MSE Wall compound stability is a concern and additional measures need to be considered for flood events.

  • MSE Wall External Stability

    Reinforcement Length, L initially equal to 0.7H = 14ft

  • External Stability Sliding Check

    Factor of Safety equivalent to the MSE Mass Resisting forces divided by the driving forces.

  • External Stability Overturning Check

    Because a GRS mass is relatively ductile and free of tensile strength, overturning about the toe is not a possible due to earth pressures at the back of the mass or loading on its top (FHWA 2011).

    The integrated superstructure functions as a strut to resist overturning, and each GRS mass has a reinforced integration zone above its heel, also resisting the overturning mode of failure (FHWA 2011).

  • External Stability Bearing Pressure Check

    Additional weight of the bridge superstructure was not considered to cause bearing capacity failure check

  • External Stability Global Stability Check

    SlopeW Analysis performed to check global stability, FOS = 1.677

    Spencer Method used for design with slip surface entry and exit and 10 increments over the surface range.

  • GRS-IBS Plan View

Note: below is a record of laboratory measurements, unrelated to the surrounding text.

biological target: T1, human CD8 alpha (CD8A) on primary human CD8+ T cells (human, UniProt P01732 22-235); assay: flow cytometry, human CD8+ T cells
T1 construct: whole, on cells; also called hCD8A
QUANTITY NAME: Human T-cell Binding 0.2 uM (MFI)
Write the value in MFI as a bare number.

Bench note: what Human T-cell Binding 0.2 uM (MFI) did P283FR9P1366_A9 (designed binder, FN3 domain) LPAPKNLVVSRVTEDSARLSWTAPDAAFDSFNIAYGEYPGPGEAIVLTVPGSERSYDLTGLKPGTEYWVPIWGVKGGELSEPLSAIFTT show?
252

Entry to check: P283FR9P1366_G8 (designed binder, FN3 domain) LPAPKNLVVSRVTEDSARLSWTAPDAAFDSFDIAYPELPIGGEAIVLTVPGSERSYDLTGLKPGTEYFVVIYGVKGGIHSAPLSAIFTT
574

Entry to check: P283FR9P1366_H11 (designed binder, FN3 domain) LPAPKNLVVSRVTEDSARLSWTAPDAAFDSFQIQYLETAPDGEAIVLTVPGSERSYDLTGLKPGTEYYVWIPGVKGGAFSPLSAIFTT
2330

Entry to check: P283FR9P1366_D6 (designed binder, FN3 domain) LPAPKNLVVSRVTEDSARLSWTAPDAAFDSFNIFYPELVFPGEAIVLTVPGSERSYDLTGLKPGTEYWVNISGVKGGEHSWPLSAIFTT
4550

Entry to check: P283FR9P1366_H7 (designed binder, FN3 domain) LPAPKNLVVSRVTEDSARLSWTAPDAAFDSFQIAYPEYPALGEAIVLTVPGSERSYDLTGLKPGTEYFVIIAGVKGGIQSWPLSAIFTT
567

• GRS-IBS Wall Profile

  • MSE Wall Facing

    A Modular Block Wall was selected to utilize locally available CMU blocks. Allows for consist geotextile spacing every course of block equivalent to 8, less than 12.

    The upper 2.0 feet of facing block elements are susceptible to movement due to the reduced weight. To prevent displacement, the hollow cores of these upper block courses shall be filled with concrete fill and pinned together with No. 4 epoxy coated rebar embedded with a 2-inch minimum cover.

  • Drainage System

    Proper drainage is essential in MSE wall design.

    Proper flow of water through the reinforced material will reduce hydrostatic pressures acting within the wall and reduce tension forces

    An internal drainage system will be installed at the bottom face of the wall to capture and outlet trapped water

    #57 Coarse Aggregate will be used below the 100 year flood line

  • Internal Stability

    Not specified in this project design Modular Block Walls typically use

    geotextile reinforcement because they are easier compatibility with connection requirements

    Most common GRS-IBS MBW reinforcement is a biaxial, woven, polypropylene (PP) geotextile in the abutment.

    Any biaxial geosynthetic meeting the load requirements and soil conditions can be used in the abutment and the wing walls.

  • List of Advantages of GRS-IBS

    A faster bridge completion and traffic reopening (as little as five days)

    Jointless bridge system with no bump transition Reduced cost. The FHWA and U.S. states report that the

    GRS-IBS reduces project costs from 25 to 60%, depending on the application

    No special skills required for construction, minimum equipment needs

    Can be used in poor soil sites with standing water Smaller crew and increased safety Use of local